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12° Nicosia,
15 June, 2024
 
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Shanghai students do it Greek style

Chinese university makes waves in global Greek culture

Charalambos Stylianou

In the age of digital society and social media, a viral TikTok video has the power to transform lives and introduce an unexpected culture to the world. This time, the spotlight is on students from Shanghai, who impressively greet the camera in flawless Greek and express their admiration for Greek philosophy, mythology, culture, and architecture.

A well-known TikTok user, Marianna Lee has sparked global discussions about the University of International Studies in Shanghai. Through her videos, where she teaches the Greek language, asks passersby about Greek culture, and even tastes ouzo and tsipouro, Marianna has successfully popularized Modern Greek Studies from the University of International Studies in Shanghai to a global audience. Today, Marianna works in the media industry and is recognized as an exceptional student by her professor, Sophia Hu.

Sophia Hu, not only a professor but also the director of the Department of Modern Greek Studies at the university, briefly shared her career journey and goals:

"I started learning Greek in 2000 when I enrolled at the University of International Studies in Shanghai (SISU). After four years, I began teaching in the same department, marking the beginning of my career. At that time, China's relationship with Greece wasn't as close. Many Chinese people had limited knowledge about Greece, and our students had few opportunities to visit the country."

The university has since established cooperative partnerships with renowned institutions such as the University of Athens, the Aristotle University of Thessaloniki, the Ionian University, the University of Ioannina, and the University of Cyprus. In recent years, almost all students have been given the chance to study in Greece, providing them with firsthand experience of Greek culture.

I see learning a foreign language as a gateway to explore a different culture, and Greek is a beautiful language with its unique pronunciation, grammar, and vocabulary.

The Department of Modern Greek Studies was established in 1972 and was the sole department in China where the Greek language was taught until 2007. That same year, diplomatic relations between China and Greece were established.

"To be honest, before learning the Greek language, I had limited knowledge of Greek culture. For me, Greece and the Greek language were enchanting. When I chose to learn Greek, it was considered a rare foreign language among Chinese people. Given the limited number of people acquainted with this language and country, I believe I will have numerous opportunities in the future to foster communication between the two nations," Director Sophia Hu explained.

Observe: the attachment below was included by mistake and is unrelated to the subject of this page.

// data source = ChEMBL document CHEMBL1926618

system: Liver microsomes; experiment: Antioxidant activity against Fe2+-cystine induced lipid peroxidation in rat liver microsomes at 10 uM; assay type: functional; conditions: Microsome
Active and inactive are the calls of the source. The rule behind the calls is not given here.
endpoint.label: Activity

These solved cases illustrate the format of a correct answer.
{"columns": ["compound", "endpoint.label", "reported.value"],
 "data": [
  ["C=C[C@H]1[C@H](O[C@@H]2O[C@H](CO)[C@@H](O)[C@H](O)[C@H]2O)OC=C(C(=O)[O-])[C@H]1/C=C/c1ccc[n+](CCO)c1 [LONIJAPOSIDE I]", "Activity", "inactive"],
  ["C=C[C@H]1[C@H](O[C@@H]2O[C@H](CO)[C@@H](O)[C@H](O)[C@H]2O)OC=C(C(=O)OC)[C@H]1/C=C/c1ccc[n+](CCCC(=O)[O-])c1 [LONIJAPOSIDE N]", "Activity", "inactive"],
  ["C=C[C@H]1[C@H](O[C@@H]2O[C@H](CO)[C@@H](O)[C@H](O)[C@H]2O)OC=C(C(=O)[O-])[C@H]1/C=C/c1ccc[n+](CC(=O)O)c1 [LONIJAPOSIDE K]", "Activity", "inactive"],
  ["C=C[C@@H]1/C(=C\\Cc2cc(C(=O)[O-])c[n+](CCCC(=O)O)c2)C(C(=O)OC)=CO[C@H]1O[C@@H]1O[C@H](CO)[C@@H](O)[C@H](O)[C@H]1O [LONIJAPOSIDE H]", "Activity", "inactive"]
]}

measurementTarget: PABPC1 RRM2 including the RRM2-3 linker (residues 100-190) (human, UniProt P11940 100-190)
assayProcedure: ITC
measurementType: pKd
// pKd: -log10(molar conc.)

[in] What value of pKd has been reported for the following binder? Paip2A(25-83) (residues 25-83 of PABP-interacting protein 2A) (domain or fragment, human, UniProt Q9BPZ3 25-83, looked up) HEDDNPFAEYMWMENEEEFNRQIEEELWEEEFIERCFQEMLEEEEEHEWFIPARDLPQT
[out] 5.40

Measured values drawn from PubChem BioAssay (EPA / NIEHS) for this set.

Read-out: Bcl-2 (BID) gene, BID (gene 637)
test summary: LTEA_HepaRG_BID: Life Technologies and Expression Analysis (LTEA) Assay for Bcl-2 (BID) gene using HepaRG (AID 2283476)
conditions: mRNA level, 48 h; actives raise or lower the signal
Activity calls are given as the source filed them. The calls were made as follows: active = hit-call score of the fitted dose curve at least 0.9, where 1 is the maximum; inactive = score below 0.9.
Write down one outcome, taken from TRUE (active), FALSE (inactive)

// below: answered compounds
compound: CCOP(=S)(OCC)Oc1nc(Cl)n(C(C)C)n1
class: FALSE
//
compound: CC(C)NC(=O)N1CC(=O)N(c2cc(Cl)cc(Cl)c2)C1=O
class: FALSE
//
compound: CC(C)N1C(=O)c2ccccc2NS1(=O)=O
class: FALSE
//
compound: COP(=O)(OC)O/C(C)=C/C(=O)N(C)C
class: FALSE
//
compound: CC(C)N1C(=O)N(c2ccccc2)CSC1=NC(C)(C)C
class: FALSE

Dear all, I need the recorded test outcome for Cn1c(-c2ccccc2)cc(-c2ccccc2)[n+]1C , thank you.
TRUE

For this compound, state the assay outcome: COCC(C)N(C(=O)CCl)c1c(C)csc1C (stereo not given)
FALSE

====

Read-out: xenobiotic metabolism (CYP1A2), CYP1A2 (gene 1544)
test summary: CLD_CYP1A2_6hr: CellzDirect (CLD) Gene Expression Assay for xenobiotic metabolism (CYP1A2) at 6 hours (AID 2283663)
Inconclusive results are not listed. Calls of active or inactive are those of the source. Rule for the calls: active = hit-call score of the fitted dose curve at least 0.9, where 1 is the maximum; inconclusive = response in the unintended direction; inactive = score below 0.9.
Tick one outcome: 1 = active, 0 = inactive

Zhang Shuyang, a second-year student, shared his deep affection for the Greek language, stating:

"I see learning a foreign language as a gateway to explore a different culture, and Greek is a beautiful language with its unique pronunciation, grammar, and vocabulary. It helps me expand my horizons."

"During my childhood, I was fascinated by Greek mythology and found it incredibly romantic. The adventurous and captivating journey of Odysseus at sea appealed to me. I often wondered about the Greek language used during those times. Therefore, I chose Greek as my area of specialization," added fellow student Zhou Yining.

The students also acknowledged the challenges they faced while learning Greek:

"In my opinion, the most challenging words are those that inherit conjugation rules from Ancient Greek, such as 'echo,' ''synistome,' and 'prodiegrammenos'," mentioned student Zhang Shuyang.

"Generally, word declensions are difficult, but prefixes attached to verbs troubled me even more. Examples include 'antistame,' 'antikathistame,' and 'yfistame.' These words are quite intricate," explained student Weng Binxiang.

According to students, the university provides a conducive environment for Greek studies with excellent professors and learning opportunities, such as collaborative programs with the Aristotle University of Thessaloniki and the University of Athens. Most study programs offer students the chance to work in Chinese state institutions or companies investing in Greece, and some even continue their studies in Greece or abroad.

The students also expressed their keen interest in the Greek language and culture. They emphasized that learning Greek opens doors to understanding European cultures as many European languages originated from Greek. While acknowledging the challenges, they believe the knowledge and experiences gained from learning Greek are rewarding.

The final report underscores the value of multiculturalism and intercultural communication, highlighting how exchanging knowledge and experiences between different cultures strengthens communities and generates new opportunities for the future. By teaching and promoting the Greek language and culture, students discover the beauty and rich heritage of Greece, expanding their perspectives. Learning Greek plays a pivotal role in strengthening cultural bonds and fostering intercultural understanding.

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Cyprus  |  education  |  China  |  Greek  |  Greece  |  tourism  |  culture

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